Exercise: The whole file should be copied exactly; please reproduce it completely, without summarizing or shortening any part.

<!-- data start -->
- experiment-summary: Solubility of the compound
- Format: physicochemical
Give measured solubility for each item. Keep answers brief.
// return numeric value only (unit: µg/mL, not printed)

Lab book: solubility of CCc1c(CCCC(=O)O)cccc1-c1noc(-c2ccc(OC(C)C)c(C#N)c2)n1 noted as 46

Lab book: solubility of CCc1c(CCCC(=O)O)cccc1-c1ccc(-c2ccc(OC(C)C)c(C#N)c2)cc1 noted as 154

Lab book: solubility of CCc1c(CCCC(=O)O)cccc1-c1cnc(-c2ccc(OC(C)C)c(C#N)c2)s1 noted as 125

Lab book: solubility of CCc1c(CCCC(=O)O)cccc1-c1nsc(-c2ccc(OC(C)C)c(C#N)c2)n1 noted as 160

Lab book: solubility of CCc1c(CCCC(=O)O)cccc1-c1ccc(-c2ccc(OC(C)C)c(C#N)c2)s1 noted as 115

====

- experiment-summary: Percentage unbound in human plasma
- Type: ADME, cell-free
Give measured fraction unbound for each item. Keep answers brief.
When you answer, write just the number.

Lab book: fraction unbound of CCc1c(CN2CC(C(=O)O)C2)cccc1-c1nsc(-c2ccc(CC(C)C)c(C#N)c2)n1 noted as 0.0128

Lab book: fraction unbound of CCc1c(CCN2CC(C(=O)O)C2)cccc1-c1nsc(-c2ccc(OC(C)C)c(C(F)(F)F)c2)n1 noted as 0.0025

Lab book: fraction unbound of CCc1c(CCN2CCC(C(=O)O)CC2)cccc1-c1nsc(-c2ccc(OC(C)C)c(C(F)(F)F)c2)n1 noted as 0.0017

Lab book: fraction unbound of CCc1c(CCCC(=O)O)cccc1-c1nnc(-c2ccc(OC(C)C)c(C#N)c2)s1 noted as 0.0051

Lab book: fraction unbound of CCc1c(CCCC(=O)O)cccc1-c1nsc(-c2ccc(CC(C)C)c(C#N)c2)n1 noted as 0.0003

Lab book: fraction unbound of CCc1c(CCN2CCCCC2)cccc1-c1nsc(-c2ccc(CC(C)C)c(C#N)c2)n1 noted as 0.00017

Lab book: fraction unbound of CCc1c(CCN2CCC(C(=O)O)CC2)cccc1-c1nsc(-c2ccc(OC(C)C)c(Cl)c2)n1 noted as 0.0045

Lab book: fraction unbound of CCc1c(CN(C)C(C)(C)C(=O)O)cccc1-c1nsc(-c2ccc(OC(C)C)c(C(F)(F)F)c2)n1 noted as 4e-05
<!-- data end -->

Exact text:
- experiment-summary: Solubility of the compound
- Format: physicochemical
Give measured solubility for each item. Keep answers brief.
// return numeric value only (unit: µg/mL, not printed)

Lab book: solubility of CCc1c(CCCC(=O)O)cccc1-c1noc(-c2ccc(OC(C)C)c(C#N)c2)n1 noted as 46

Lab book: solubility of CCc1c(CCCC(=O)O)cccc1-c1ccc(-c2ccc(OC(C)C)c(C#N)c2)cc1 noted as 154

Lab book: solubility of CCc1c(CCCC(=O)O)cccc1-c1cnc(-c2ccc(OC(C)C)c(C#N)c2)s1 noted as 125

Lab book: solubility of CCc1c(CCCC(=O)O)cccc1-c1nsc(-c2ccc(OC(C)C)c(C#N)c2)n1 noted as 160

Lab book: solubility of CCc1c(CCCC(=O)O)cccc1-c1ccc(-c2ccc(OC(C)C)c(C#N)c2)s1 noted as 115

====

- experiment-summary: Percentage unbound in human plasma
- Type: ADME, cell-free
Give measured fraction unbound for each item. Keep answers brief.
When you answer, write just the number.

Lab book: fraction unbound of CCc1c(CN2CC(C(=O)O)C2)cccc1-c1nsc(-c2ccc(CC(C)C)c(C#N)c2)n1 noted as 0.0128

Lab book: fraction unbound of CCc1c(CCN2CC(C(=O)O)C2)cccc1-c1nsc(-c2ccc(OC(C)C)c(C(F)(F)F)c2)n1 noted as 0.0025

Lab book: fraction unbound of CCc1c(CCN2CCC(C(=O)O)CC2)cccc1-c1nsc(-c2ccc(OC(C)C)c(C(F)(F)F)c2)n1 noted as 0.0017

Lab book: fraction unbound of CCc1c(CCCC(=O)O)cccc1-c1nnc(-c2ccc(OC(C)C)c(C#N)c2)s1 noted as 0.0051

Lab book: fraction unbound of CCc1c(CCCC(=O)O)cccc1-c1nsc(-c2ccc(CC(C)C)c(C#N)c2)n1 noted as 0.0003

Lab book: fraction unbound of CCc1c(CCN2CCCCC2)cccc1-c1nsc(-c2ccc(CC(C)C)c(C#N)c2)n1 noted as 0.00017

Lab book: fraction unbound of CCc1c(CCN2CCC(C(=O)O)CC2)cccc1-c1nsc(-c2ccc(OC(C)C)c(Cl)c2)n1 noted as 0.0045

Lab book: fraction unbound of CCc1c(CN(C)C(C)(C)C(=O)O)cccc1-c1nsc(-c2ccc(OC(C)C)c(C(F)(F)F)c2)n1 noted as 4e-05